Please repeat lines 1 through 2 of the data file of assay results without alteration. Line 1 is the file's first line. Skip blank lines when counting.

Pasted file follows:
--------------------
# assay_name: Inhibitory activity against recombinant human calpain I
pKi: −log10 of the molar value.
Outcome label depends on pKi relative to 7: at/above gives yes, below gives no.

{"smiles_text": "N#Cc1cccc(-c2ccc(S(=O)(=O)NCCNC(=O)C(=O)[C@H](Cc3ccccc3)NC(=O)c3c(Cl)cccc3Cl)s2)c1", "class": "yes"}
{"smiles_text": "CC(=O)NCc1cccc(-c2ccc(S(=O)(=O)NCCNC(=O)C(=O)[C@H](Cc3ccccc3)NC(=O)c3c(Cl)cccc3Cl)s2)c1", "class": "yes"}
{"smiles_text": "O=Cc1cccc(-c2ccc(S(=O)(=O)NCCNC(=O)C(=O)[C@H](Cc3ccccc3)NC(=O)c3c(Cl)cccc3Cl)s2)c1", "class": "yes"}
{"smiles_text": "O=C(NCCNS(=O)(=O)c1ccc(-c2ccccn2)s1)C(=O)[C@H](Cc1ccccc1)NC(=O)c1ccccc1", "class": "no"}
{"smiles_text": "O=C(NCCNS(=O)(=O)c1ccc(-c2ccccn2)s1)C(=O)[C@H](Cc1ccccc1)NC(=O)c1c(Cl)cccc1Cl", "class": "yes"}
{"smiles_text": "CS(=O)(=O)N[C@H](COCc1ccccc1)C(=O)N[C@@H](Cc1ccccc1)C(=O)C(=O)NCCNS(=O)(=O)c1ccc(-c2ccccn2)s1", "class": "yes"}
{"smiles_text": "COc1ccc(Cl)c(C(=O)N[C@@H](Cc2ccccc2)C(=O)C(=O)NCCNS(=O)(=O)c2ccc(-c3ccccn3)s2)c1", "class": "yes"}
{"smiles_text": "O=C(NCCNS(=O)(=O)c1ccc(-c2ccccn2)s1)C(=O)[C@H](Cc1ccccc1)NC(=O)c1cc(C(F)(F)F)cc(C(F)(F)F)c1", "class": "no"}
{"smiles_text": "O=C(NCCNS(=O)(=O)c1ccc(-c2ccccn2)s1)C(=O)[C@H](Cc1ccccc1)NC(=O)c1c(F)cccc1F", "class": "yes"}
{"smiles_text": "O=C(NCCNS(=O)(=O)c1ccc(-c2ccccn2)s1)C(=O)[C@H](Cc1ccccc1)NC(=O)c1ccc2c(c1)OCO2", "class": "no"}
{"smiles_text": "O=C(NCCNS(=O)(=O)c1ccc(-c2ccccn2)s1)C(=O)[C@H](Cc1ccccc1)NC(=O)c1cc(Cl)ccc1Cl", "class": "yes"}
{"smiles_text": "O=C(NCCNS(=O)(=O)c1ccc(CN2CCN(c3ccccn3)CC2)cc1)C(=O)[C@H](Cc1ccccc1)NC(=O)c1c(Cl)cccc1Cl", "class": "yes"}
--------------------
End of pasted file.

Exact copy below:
# assay_name: Inhibitory activity against recombinant human calpain I
pKi: −log10 of the molar value.